So, what was your journey with breast-feeding like, because that’s a real hot-button conversation as well.
I haven’t spoken about it much but over 10 years ago, I had a breast reduction and so going into pregnancy, nobody really knew what my ability to breast-feed was going to be like. My surgeon couldn’t tell me; no doctor could tell me – it was ‘let’s just wait and see’. It ended up that I could breast feed but that I only had about 50ml, we think, in both boobs – which is nowhere near enough. It was a good amount when I started to feed her but it was slow to come out and I couldn’t pump any milk; I had no let down supply. It was a really tricky experience – and boy, was it painful at the start.

There were parts that I really loved, it was beautiful being able to do it at all; the fact that I could give her anything was amazing and I loved it. I found it really hard to stop but it got to the point where she was getting so frustrated that I realised I was doing it more for me than it was benefitting her.

in our antenatal class, they didn’t give us any lessons on bottle feeding, even when I said I had a condition that meant I couldn’t breast feed.

There are so many messages out there – ‘breast is best!’ ‘fed is best’ – and it was really hard for us because in our antenatal class, they didn’t give us any lessons on bottle feeding, even when I said I had a condition that meant I couldn’t breast feed. That was really hard – I had a lot of shame in that. I had to ask a friend of mine to do a Skype lesson with me and my husband on how to make a bottle of formula because we had no idea. What type to buy, how much should a baby be drinking, how do you warm up a bottle, how do you transport a bottle? Any of that.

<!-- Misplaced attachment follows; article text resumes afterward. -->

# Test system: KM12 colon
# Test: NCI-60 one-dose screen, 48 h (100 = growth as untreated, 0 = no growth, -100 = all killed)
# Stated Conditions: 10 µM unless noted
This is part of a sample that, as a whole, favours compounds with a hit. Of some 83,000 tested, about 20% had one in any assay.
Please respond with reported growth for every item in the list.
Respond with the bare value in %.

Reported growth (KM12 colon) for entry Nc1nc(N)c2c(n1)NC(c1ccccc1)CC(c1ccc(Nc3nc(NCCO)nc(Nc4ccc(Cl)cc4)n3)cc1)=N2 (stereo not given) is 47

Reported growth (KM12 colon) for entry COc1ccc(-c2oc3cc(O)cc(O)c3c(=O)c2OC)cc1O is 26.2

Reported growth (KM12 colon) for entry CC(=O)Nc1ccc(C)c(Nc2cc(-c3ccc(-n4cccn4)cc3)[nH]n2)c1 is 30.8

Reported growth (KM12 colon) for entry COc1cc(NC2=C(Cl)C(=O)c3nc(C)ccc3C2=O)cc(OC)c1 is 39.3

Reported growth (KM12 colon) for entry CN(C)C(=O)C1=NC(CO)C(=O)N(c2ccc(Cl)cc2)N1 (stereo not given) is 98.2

The idea that this knowledge isn’t covered in antenatal classes is an absolute travesty to me.
We were really lucky – talk about shame and nerves, but when I had to ask the hospital midwives and the Birthcare nurses, ‘Hi, by the way, I can’t breast feed and my baby needs formula,’ we were very, very lucky that we only had their support. It makes me tearful now, because every time I asked and they said ‘no problem,’ I cried.

I have heard some horror stories – one of my friends had to sign a waiver saying, basically, ‘I understand that giving my baby formula is not the best thing I can do for them.’ She had to sign it, with her newborn baby, because her milk hadn’t come in yet.

I was absolutely petrified to ask for formula, for my baby, when I knew from doctors that I would need it.

I was absolutely petrified to ask for formula, for my baby, when I knew from doctors that I would need it. It really does need to change – I understand that breast feeding is incredible and we should be encouraging it when it’s possible, but if it isn’t, or if its detrimental to the mother’s physical or mental health, then we need more information out there. And we have a whole plethora of parents out there – we have same sex couples who need this information as well. It’s crazy that we’re not teaching people how to do this!

I want to hug you for saying these things. I also wanted to ask you about your birth, because you gave birth in lockdown. Did that have an effect on your mental health?
I know I spoke to you last time about how our wedding and our honeymoon were affected by Covid-19 – and our 30th birthdays, our baby shower and then, of course, our birth. We couldn’t believe it [laughs]. Every single milestone was affected.